Interviewers asking about salary are like an opponent who draws a double-edged sword. Interviewers will reject you if you give a price that is too high. If you choose a low cost, they will hire, and you’ll be working hard for a fee that is not worth it.
Yes, it’s unfair for job seekers. If you have already searched the internet for this information, it is likely that you are tired of complaining and want to find the answer. You are now in the solution phase, which is where you can face the question of salary.
Fear not. This is your arsenal to get the job done without having to take the enormous risk of naming your dollar.
1. Concentrate more on your qualifications
Your employer will not be concerned about how much you cost if you are a good candidate for the job. Your impressive skills will make their eyes sparkle, and you can keep them busy with other vital details, such as the compensation. If you give great answers, they will be more interested in you than your price tag. This is done by going beyond the norm. Let them know that you are not an average candidate and that they can afford to let you go.
2. Do not overlook the importance of your job.
Talking about your job, company, and yourself is the best way to keep the conversation going. Don’t mention financial matters, or they will ask you questions. You should let them know that you are too curious about the company and the work they will be doing so that their enthusiasm will spread. It’s a great way to not only divert attention from the interviewer but also to find out if the job is the right fit for you.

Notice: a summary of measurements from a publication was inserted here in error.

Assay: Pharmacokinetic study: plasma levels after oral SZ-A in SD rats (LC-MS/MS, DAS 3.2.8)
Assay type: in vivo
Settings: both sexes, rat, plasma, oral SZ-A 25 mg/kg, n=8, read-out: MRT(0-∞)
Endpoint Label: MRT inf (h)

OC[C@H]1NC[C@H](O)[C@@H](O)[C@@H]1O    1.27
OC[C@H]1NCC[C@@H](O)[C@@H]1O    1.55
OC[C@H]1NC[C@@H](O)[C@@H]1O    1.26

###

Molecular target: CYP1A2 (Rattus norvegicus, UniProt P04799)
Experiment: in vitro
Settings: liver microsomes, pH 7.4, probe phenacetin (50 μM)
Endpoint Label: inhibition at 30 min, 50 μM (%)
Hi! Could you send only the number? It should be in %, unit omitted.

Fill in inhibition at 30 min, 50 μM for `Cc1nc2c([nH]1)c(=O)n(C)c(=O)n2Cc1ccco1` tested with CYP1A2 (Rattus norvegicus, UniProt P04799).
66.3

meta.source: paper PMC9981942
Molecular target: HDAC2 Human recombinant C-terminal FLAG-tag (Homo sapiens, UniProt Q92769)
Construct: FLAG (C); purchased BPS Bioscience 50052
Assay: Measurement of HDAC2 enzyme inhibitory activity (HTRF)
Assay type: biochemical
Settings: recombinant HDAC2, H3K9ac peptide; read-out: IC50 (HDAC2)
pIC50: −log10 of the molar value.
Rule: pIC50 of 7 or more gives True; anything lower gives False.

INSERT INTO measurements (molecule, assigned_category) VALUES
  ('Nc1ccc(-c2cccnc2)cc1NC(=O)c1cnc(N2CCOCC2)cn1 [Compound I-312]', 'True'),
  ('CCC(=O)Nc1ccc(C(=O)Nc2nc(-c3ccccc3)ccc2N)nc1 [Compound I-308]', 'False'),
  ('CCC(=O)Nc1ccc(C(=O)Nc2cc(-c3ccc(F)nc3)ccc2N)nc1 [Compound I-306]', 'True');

3. If you are being asked about your income, current or past,
This salary question can be tough to answer, especially if your current or former company is not happy with your compensation. The problem is, if you give them information, they may assume that your current compensation is your price. You can give them a wide range of numbers and make the exact amount as vague as possible. It is safe to say, for example, that my income is in the middle-five figures. However, I am more interested in seeing if my qualifications fit the job description before anyone else names the price.
4. If you can’t avoid it
You can do it in every situation. It is possible to put the question aside and move the conversation on to something else. The one who talks first about his dollars is the loser. You can politely say, “I won’t know exactly the numbers until I know what the job requires of me.” I believe that there are more important aspects than just the smile and compensation.
It is possible to get rid of the salary question by making the interviewer forget it. Keep the conversation positive, spark the best impressions, and you’ll forget about money.
Nelson Mullins was a former expert in corporate hiring and recruitment. He regularly writes articles about resumes, writing resumes, personality development, and general career topics. He is the father of three children and enjoys biking and photography. Nelson believes that, even though the job market is a race for applicants, it’s essential to remain open to new ideas and to continue to grow your career.